Second Critics Academy piece, more NYFF films

My second piece as a member of the NYFF Critics Academy has now been published over at Criticwire. If that piece does not make it clear enough, Amour is a masterpiece, a film that I have not gotten out of my head since seeing it on Friday morning.
I also caught Not Fade Away, which is energetic and well-edited, but simply too messy to amount to anything of note. At times it’s about politics, other times just about rock and roll, sometimes the romance is heavy and sometimes it’s barely there at all. At its best, it’s about art, in all its forms, and how we relate to it, but these moments are few and number and cluttered in one sequence of the film. If you don’t dig the music, there’s nothing to see here. If you do, it’s a fun ride but one that does not live up to the hype.

Worse, however, is The Paperboy, which is every bit as bad as the worst reviews have made it out to be. o say that the film is incompetently made, as if it were created by a group of high school students, would not be far from the truth. There is no rhythm to the shots are either close-ups or incredibly awkward angles that have no adherence to basic editing rules, and which have nothing to say in breaking the rules. We have three kinds of narration: Subjective, omniscient, and nonexistent, the beginning flirts with documentary aesthetics and then abandons them completely, and that the film seems to be about civil rights until some point when I had already lost all interest is silly considering the film is not about racial tensions at all. Throw in terrible acting from everyone involved, and wow. I hope I don’t see a worse film all year. I hope nobody does.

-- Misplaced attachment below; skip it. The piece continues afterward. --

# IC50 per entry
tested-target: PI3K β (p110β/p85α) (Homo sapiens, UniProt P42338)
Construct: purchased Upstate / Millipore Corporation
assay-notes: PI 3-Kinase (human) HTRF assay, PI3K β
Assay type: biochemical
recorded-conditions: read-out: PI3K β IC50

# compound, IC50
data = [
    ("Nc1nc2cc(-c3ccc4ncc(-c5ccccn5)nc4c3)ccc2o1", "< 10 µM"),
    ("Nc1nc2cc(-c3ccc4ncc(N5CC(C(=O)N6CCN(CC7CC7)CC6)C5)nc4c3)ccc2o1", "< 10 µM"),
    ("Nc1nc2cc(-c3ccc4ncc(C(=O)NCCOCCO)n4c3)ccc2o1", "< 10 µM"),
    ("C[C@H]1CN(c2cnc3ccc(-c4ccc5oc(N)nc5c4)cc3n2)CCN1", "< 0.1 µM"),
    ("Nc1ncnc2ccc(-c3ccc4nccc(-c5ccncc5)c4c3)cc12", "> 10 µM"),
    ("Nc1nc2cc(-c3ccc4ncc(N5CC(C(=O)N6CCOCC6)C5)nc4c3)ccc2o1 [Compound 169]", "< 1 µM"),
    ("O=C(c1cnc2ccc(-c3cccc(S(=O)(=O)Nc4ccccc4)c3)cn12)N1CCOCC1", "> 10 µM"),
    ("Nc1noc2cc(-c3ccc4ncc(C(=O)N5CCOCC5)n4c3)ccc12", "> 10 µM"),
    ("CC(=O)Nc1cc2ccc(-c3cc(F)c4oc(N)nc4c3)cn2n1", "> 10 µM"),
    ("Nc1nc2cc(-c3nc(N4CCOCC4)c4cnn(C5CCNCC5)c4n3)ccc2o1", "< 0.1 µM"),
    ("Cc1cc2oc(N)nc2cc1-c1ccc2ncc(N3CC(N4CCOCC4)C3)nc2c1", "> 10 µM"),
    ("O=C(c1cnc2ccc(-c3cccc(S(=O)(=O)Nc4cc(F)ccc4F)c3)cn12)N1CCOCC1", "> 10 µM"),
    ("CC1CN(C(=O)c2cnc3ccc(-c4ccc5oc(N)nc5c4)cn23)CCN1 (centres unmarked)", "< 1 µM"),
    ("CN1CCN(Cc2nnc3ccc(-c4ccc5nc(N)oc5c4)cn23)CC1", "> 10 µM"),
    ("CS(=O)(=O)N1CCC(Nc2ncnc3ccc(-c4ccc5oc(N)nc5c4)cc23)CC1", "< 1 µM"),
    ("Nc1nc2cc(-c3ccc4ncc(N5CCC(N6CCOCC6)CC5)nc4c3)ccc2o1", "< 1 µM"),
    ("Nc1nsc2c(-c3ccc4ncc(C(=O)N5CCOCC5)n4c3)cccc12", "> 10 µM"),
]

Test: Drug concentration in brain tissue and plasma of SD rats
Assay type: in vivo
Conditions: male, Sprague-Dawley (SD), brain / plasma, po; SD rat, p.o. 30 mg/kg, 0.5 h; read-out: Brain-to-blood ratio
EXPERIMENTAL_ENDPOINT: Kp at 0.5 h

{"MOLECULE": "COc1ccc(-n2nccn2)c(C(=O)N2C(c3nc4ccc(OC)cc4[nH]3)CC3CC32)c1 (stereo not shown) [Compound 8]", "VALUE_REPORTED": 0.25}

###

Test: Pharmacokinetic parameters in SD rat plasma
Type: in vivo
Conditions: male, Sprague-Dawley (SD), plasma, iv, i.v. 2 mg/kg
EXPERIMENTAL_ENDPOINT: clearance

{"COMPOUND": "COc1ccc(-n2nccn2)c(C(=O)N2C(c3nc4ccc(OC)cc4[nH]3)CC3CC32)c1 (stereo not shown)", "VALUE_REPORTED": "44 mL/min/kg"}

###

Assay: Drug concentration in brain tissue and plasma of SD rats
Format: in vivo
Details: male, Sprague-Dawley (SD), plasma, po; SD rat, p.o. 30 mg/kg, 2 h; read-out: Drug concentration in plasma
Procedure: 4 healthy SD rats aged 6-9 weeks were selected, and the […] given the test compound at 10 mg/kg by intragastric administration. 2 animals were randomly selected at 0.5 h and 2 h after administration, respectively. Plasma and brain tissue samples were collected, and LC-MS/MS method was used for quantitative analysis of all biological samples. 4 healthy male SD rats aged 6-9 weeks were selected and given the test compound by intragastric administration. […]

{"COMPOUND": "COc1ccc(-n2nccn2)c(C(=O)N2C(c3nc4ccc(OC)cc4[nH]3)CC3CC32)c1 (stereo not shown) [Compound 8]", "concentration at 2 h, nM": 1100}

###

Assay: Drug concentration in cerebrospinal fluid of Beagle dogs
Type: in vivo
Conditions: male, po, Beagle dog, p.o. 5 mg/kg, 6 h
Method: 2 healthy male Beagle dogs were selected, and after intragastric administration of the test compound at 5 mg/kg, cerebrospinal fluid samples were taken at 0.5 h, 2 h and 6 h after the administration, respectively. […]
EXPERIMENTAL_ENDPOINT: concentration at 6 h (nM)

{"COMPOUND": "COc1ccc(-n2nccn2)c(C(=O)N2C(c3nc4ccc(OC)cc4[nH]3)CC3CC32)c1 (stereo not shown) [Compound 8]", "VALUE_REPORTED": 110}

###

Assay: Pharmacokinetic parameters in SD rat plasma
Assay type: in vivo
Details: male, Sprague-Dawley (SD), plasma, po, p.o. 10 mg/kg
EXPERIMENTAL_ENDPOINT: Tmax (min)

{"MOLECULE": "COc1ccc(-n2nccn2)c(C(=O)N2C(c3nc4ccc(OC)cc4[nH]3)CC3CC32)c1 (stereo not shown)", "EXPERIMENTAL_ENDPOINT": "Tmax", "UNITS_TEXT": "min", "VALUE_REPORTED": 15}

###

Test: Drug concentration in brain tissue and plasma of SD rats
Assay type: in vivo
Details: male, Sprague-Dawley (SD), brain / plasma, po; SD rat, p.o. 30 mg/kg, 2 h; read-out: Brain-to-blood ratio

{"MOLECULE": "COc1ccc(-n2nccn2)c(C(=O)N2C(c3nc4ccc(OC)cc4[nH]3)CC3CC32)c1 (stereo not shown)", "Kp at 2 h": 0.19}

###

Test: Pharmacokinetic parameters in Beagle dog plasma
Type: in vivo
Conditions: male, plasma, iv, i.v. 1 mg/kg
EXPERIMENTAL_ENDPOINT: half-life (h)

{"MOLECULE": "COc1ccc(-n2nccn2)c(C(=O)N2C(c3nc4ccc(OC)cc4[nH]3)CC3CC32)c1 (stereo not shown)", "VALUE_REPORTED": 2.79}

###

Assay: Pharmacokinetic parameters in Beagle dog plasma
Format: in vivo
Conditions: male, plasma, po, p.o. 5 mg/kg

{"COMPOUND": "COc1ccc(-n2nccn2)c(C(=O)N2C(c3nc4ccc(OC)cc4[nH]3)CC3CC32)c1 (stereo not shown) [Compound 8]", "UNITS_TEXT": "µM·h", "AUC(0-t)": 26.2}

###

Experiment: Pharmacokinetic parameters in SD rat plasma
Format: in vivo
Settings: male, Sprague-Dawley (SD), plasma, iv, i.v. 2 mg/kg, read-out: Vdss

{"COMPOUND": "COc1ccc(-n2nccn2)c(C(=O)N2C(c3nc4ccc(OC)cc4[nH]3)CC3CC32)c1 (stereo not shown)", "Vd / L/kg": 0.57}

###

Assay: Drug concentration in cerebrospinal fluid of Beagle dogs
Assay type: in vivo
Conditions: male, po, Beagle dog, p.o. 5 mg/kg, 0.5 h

Ginger & Rosa, on the other hand, deals with sexual issues intelligently, creating real, complex characters where The Paperboy opted for cliche, and touching on existentialism to create a beautiful small drama. It was my first Sally Potter film, and it’s certainly enough to get me to look for more. Elle Fanning and Christina Hendricks, give their best performances yet, and Annette Bening is great as usual. Check this one out while you can.

Lincoln…I, for one, was not impressed with the acting. It’s fine, nothing about it is particularly bad (though Sally Field’s Mary Todd Lincoln is certainly overwrought a bit), but even Daniel Day-Lewis is just another guy playing Lincoln. The sets are pretty, but the film is far too talky, and treats the audience as if we should perpetually be in suspense. Unfortunately, there is not likely to be an audience member who does not know that Lincoln freed the slaves, and so the film instead has a startling lack of drama. Kushner’s script would be great if this were a play, but it’s not.

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